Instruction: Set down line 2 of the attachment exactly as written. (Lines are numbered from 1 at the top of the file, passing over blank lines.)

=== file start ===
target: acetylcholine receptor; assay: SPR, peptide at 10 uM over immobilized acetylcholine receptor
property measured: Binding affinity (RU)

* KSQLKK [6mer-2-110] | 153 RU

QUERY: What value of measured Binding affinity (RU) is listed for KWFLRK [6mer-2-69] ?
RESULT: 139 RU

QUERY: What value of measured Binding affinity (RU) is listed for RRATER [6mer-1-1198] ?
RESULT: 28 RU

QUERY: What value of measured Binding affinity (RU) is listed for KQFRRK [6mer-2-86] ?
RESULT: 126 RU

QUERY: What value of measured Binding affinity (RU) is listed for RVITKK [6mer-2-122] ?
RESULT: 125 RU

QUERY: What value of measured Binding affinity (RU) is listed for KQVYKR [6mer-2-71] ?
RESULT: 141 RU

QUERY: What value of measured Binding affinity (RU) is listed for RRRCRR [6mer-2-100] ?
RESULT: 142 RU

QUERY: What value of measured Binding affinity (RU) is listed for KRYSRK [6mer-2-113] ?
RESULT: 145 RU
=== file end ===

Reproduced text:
property measured: Binding affinity (RU)